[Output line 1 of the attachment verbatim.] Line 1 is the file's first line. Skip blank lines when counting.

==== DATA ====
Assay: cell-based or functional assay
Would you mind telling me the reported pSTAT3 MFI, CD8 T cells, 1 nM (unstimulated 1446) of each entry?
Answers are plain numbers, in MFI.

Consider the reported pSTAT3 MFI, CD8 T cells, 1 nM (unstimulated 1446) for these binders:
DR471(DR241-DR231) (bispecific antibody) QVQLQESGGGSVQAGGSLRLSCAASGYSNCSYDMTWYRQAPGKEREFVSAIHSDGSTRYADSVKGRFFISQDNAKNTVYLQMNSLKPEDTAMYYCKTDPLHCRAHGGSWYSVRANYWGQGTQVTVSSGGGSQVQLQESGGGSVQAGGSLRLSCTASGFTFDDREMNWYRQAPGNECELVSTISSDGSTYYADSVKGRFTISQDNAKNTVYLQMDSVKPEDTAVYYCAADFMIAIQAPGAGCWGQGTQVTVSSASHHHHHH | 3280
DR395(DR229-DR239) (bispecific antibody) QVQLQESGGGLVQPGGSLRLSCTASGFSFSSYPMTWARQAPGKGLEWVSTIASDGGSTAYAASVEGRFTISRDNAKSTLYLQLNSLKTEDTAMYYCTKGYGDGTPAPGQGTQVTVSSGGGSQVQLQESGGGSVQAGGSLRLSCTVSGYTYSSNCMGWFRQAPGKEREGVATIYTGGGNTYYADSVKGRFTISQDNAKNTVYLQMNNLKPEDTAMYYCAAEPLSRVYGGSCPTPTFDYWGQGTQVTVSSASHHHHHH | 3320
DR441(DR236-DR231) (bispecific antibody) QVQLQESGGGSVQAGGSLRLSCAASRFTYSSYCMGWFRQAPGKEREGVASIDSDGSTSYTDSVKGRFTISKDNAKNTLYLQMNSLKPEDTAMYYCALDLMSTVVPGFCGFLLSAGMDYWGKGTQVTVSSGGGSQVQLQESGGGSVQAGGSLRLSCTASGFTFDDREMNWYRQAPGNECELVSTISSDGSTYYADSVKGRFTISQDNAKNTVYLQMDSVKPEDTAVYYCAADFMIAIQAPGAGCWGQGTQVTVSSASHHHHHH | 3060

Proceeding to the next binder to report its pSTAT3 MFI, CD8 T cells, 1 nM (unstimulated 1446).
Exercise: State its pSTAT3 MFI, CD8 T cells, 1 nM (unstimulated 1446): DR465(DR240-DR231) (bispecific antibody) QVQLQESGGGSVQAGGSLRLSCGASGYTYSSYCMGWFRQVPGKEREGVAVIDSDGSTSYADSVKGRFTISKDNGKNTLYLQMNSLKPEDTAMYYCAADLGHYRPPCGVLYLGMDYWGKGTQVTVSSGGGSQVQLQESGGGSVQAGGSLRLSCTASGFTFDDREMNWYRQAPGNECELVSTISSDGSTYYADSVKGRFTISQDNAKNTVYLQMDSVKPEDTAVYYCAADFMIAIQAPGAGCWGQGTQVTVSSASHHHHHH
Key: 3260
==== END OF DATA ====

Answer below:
Assay: cell-based or functional assay